This also applies to cable, chain, and webbing.
Gear that is anchored includes anchors, rocks, trees, tripods, trucks, etc.
A "bight" is a simple loop in a rope that does not cross itself.
A "bend" is a knot that joins two ropes together. Bends can only be attached to the end of a rope.
A "hitch" is a type of knot that must be tied around another object.
"Descending devices" (e.g., ATCs, Brake Bar Racks, Figure 8s, Rescue 8s, etc) create friction as their primary purpose. The friction in descending devices is always considered when calculating forces.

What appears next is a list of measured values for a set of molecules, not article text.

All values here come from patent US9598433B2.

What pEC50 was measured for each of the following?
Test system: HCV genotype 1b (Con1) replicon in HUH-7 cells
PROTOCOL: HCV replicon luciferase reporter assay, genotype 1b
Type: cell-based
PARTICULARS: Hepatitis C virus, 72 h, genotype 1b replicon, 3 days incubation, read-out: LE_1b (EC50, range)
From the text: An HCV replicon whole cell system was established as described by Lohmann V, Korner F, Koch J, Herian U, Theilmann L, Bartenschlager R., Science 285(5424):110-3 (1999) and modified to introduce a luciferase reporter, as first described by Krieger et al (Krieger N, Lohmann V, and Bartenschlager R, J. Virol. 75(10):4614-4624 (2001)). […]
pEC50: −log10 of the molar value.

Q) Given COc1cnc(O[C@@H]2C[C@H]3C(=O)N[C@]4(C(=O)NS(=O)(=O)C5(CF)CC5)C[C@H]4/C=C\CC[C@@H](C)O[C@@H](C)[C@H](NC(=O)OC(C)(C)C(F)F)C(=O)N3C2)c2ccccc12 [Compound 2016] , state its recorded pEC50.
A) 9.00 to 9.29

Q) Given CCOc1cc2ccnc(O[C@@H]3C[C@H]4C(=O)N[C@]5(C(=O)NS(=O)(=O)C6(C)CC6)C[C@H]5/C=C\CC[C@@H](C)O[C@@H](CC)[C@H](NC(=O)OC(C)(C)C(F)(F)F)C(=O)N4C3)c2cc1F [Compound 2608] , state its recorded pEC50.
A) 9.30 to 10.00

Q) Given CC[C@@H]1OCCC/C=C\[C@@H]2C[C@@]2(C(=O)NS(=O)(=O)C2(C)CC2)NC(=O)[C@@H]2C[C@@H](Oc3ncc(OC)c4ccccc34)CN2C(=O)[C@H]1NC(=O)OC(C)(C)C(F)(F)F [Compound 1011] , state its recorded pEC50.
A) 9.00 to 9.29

The "Safety Factor" is the ratio between the gear's breaking strength and the maximum load applied to the gear (e.g., 5:1).
To connect gear to a raft, you should first connect carabiners to the raft's D-rings.
Systems containing rafts usually look best if you first resize and rotate the carabiners. In the following illustration, all of the carabiners have been resized so they are smaller. The carabiners in the "distance" were sized even smaller to give the appearance of perspective, and everything (i.e., carabiners, raft, and water knot) was rotated.
The following illustration uses slack points to make it look like a rope is connected directly to the D-rings without using carabiners.